CoLab: Exploring New Materials for the Integration of Landscape and Infrastructure
Wildlife crossing infrastructure is an emerging strategy for mitigating wildlife-vehicle collisions and reducing roadkill. Despite good evidence for their effectiveness, widespread adoption of crossing infrastructures has been slow and sparse. One of the leading factors is cost, where current wildlife overpasses entail the highest price tag. Many wildlife bridges are engineered to withstand unduly heavy loads and designed to span multi-lane roadways, resulting in over-sized structures and daunting costs.
Nina-Marie Lister from the Ecological Design Lab at Ryerson University and Rob Ament of the Western Transportation Institute at Montana State University, co-hosted a two-day CoLaboratory to explore options outside of conventional methods for bridge design. Bringing together civil engineers, wildlife ecologists, urban planners, and landscape architects, participants will identify procedural and design-based opportunities for the use of fiber-reinforced polymers in structures for wildlife connectivity. Plastic bridges may offer innovative, resourceful, and cost-effective strategies for building ecologically integrated crossing structures for transportation networks. Within the hands-on CoLaboratory, participants worked in teams to generate creative design solutions and develop new concepts for potential prototypes.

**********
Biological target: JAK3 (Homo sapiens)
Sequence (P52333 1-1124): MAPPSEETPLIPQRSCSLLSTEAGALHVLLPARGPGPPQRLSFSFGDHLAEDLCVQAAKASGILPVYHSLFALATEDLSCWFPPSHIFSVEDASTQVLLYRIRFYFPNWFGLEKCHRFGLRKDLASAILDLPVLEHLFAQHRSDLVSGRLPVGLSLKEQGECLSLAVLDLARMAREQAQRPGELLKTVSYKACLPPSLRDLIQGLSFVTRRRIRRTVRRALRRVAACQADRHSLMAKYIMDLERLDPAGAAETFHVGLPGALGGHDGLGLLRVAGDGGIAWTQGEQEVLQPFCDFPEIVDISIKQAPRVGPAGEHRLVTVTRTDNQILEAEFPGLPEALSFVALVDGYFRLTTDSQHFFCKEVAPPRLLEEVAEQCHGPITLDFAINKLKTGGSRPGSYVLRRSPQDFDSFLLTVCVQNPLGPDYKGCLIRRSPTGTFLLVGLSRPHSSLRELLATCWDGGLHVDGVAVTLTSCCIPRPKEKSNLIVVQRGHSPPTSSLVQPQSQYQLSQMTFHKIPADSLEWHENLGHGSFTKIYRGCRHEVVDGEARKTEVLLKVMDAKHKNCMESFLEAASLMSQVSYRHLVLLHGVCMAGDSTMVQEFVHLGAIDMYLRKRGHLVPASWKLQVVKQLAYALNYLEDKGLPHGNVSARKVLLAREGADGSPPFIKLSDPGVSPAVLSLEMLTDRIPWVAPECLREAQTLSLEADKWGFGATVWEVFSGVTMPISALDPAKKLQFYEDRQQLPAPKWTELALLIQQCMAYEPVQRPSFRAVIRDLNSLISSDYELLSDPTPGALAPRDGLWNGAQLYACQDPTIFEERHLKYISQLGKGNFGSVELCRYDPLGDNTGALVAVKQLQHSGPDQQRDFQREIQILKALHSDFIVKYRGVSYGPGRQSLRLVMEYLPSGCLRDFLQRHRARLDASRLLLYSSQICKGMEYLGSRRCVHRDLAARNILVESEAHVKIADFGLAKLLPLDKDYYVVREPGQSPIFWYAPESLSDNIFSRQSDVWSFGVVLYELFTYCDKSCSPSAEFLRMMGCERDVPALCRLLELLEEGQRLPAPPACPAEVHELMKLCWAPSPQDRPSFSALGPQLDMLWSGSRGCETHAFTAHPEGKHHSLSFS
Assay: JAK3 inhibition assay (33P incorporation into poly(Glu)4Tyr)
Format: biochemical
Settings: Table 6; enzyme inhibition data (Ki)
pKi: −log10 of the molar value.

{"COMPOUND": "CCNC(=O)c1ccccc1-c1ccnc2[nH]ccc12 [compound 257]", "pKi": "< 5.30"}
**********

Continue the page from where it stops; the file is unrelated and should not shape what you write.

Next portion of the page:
Image Credit: Neil Hetherington, WTI